Protons are considered key players in the physiology of sperm (for reviews see Shapiro and Tombes, 1985; Garbers, 1989b; Ward and Kopf, 1993; Darszon et al., 1999, 2001). A change in pHi has been proposed to initiate sperm motility (Goldstein, 1979; Christen et al., 1982; Christen et al., 1983; Johnson et al., 1983; Lee et al., 1983) and to regulate Ca2+ influx (Cook and Babcock, 1993a; Cook et al., 1994) and the acrosome reaction (Trimmer et al., 1986; Guerrero and Darszon, 1989; Kawase et al., 2005). Furthermore, several enzymatic reactions have been shown to be pH-sensitive, including dephosphorylation of GC and the synthesis and degradation of cAMP by sAC and a phosphodiesterase (PDE), respectively (Suzuki and Garbers, 1984; Suzuki et al., 1984; Cook and Babcock, 1993a,b; Nomura et al., 2005).

In fact, SAPs stimulate a rapid intracellular alkalinization (Schackmann and Chock, 1986; Babcock et al., 1992; Nishigaki et al., 2001; Solzin et al., 2004). Early work led to the notion that a Na+/H+ exchange mechanism, stimulated by hyperpolarization, mediates H+ efflux from the cell (Lee, 1984a,b; Lee, 1985; Lee and Garbers, 1986). A key observation that seems to support this hypothesis was the inhibition of H+ efflux by high external K+ (Harumi et al., 1992). While these early reports were pioneering the study of pH in sperm physiology, the interpretation of the results is not clear-cut. The experiments were done with osmotically swollen sperm or isolated flagella in Na+-free seawater. The ionic gradients and the membrane voltage are entirely undefined under these conditions and are likely to be significantly different from those of intact cells in normal seawater. Moreover, high K+ concentrations were used to abolish the pHi response. Challenging intact sperm with high K+ in a stopped-flow apparatus produced a depolarization followed by a sizeable Ca2+ entry (A. Helbig and U.B. Kaupp, unpublished).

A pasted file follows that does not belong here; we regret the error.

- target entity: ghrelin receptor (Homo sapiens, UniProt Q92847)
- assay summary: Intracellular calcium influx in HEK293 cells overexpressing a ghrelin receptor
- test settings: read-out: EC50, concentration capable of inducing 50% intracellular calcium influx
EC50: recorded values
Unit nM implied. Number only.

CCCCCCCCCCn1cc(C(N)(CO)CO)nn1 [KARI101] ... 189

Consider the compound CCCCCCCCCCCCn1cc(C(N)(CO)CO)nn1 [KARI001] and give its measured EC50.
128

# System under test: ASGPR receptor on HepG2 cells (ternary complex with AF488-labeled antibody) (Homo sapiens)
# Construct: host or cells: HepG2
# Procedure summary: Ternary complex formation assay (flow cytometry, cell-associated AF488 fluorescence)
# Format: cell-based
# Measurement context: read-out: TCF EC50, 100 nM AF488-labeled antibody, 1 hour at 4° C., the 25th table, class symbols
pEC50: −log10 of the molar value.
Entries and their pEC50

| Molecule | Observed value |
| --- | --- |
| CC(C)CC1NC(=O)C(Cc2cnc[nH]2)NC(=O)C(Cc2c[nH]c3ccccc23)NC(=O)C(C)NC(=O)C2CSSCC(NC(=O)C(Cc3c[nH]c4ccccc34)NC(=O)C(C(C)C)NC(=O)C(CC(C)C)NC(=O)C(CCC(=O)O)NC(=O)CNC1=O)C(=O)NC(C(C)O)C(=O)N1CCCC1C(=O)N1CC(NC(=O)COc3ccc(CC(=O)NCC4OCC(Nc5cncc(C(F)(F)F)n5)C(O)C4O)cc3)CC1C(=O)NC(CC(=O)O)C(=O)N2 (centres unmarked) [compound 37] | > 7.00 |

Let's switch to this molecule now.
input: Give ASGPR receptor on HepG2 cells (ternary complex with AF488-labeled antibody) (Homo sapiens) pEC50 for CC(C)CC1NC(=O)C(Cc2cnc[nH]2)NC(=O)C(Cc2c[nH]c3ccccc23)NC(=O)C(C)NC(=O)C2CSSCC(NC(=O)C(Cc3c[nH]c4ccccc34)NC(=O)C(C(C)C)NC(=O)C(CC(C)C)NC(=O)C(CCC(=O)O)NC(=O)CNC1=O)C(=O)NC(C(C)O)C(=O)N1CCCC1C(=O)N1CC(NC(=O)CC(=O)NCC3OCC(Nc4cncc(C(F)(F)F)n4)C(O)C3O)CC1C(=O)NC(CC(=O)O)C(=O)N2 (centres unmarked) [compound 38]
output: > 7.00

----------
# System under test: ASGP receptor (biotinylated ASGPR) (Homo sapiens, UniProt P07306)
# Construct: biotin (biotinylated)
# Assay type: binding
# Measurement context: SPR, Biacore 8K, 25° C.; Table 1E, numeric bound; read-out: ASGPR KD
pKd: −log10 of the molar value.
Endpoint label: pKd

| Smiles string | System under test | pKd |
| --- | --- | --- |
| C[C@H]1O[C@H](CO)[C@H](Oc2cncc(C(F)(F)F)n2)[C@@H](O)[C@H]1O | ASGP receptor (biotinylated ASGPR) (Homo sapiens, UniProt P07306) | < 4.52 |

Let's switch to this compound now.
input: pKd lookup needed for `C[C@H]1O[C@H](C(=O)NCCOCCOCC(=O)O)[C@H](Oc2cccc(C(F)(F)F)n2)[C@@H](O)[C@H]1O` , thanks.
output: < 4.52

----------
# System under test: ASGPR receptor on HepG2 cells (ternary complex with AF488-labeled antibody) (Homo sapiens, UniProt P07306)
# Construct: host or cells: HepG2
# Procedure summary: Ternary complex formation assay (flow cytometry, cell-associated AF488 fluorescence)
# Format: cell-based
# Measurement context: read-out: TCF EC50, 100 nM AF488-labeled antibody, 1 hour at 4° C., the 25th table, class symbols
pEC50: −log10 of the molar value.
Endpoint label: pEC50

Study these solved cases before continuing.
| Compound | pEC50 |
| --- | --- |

The Na+/H+ exchange mechanism is not supported by recent studies using intact sperm under physiological conditions. If a cGMP-induced hyperpolarization activates Na+/H+ exchange, a pHi signal should be evoked both by chemoattractants and by cGMP. Contrary to this prediction, a step increase of intracellular cGMP gives no pHi response in Arbacia and only a small response in Strongylocentrotus (Solzin et al., 2004). This result is incisive, as it suggests that the proton sink is located upstream of cGMP. Probably it is consumption of GTP that triggers an increase of pHi rather than synthesis of cGMP per se. Furthermore, at physiological concentrations of resact (below 25 pM), the Ca2+ influx precedes the pHi signal. The finding that the pHi signal follows the Ca2+ signal implies that the increase of pHi can occur under depolarizing conditions, that is, when Ca2+ is entering the cell. Moreover, experimental manipulations that abolish the alkalinization neither affect the Ca2+ response nor chemotaxis (Solzin et al., 2004). In light of these novel results, one may wonder whether the peptide-induced pHi signal represents a side reaction with no specific function rather than an essential step in chemotactic signaling. Biochemical reactions in the cytosol that consume protons or changes in mitochondrial activity could produce the alkalinization.

The voltage signal